Everybody wants a flying car.
Wouldn’t it be nice if we could press a button, pull a lever, mash a pedal and rise up out of the traffic, leaving all of the challenges of the road behind? It certainly would, but it would also give rise to a whole new set of challenges, and that’s why we don’t have flying cars.
The flying car approach is however a disturbingly common one when it comes to cloud migration proposals being put forth by those who have not done them. “We will move our servers to the cloud, and all our problems will go away!” is far less reasonable an expectation than “we will migrate our mail to the cloud and quit paying money to keep our Exchange servers running” and herein lies the lesson: migrate the application to the cloud, not the server.
A great illustration of why this is true is Amazon’s Elastic Compute cloud. The two things that are often downplayed or dismissed by advocates of cloud strategies are Amazon’s responsibility for your server instance if it dies (zero) and the rate of failure of the elastic block storage underpinning most server instances (up to .5% per year). The third thing that is probably not taken seriously enough is the cost of running and administering a cloud server instance, at Amazon or at any other provider for that matter: you are often adding a dependency on a skill set (managing cloud infrastructure) in addition to the skills needed to administer the server you migrated, and while you’re not paying for space in a datacenter you ARE paying by the hour to keep servers running. Amazon’s pricing calculator comes as a shock to most people who have never used it. It turns out that what Amazon and its competitors are mostly good at is providing dynamic capacity for applications that require it, when they require it, and when those applications have been architected to take advantage of it.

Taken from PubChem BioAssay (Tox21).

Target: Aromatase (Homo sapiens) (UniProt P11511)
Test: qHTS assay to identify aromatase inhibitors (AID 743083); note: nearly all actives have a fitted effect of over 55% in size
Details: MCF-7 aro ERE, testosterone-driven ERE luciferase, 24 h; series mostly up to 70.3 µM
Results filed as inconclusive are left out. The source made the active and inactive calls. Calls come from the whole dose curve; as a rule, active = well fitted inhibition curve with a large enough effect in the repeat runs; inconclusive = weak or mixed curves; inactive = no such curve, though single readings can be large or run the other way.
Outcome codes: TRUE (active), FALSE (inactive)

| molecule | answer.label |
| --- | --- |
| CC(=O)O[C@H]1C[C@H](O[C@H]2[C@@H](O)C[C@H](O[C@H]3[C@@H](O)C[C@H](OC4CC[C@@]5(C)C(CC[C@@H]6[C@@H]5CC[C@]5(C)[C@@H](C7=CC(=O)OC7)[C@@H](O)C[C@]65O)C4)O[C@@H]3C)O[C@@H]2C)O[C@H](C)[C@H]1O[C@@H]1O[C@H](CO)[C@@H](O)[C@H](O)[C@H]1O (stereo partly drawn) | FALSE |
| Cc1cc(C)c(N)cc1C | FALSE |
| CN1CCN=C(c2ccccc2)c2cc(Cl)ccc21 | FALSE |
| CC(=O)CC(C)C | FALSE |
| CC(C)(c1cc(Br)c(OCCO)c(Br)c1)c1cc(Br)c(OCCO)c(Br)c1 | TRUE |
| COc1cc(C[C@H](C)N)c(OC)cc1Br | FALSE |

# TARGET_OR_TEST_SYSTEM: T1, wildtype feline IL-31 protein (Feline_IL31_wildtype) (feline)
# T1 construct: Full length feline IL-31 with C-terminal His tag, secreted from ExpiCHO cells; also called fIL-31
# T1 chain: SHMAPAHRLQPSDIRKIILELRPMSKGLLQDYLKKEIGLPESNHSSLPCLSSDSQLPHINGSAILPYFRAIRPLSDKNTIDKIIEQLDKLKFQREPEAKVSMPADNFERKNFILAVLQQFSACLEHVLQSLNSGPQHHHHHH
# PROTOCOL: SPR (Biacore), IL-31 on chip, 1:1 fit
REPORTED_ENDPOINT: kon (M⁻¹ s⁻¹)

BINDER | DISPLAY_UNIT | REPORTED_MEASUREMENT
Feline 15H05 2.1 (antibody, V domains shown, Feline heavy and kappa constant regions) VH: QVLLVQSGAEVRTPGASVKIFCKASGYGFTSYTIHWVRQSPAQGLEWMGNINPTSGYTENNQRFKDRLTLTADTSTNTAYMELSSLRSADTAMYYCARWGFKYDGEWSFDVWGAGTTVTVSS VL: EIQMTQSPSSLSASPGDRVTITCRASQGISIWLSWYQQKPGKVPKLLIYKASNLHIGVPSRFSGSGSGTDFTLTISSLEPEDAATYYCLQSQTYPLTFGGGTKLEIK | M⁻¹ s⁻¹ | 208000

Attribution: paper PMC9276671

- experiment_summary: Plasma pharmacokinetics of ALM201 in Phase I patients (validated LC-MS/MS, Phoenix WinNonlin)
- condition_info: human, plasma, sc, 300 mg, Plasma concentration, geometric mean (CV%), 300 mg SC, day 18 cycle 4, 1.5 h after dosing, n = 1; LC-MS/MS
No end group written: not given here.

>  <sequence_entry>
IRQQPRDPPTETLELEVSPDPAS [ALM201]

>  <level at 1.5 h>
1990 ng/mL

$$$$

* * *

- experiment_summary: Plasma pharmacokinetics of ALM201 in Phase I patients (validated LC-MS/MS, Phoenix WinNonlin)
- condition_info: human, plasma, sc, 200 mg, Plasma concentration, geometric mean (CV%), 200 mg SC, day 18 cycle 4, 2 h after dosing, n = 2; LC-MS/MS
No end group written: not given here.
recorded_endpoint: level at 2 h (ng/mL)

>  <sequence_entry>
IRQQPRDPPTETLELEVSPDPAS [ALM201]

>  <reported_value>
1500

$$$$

After all the costs are taken into account, you will probably determine that there are definitely applications (mail and DNS being great examples) that are quite cost-effective to take to the cloud if uptime and administration costs are a factor. You will also quite probably determine that for applications you can’t get from a cloud provider, your static server capacity needs are most cost-effectively met somewhere between the server room in your office or a rack in a datacenter. I feel a lot better about placing a server in a datacenter with solid power, cooling and redundant paths to and from the internet than I do about trying to build those traits into a server room, and you have to think about those costs and the impact on your business if they’re not present.
It’s always good to think about uptime and the total cost of ownership, and it’s great to know what goes along with migrating a given application to the cloud. Just be sure you’re looking at the problem in the right way. As I hit the 9th-street on-ramp at 5:30 today, I’m pretty sure I’ll be wishing my car had a Z-axis, but I’m pretty sure I wouldn’t want it attached to my VW.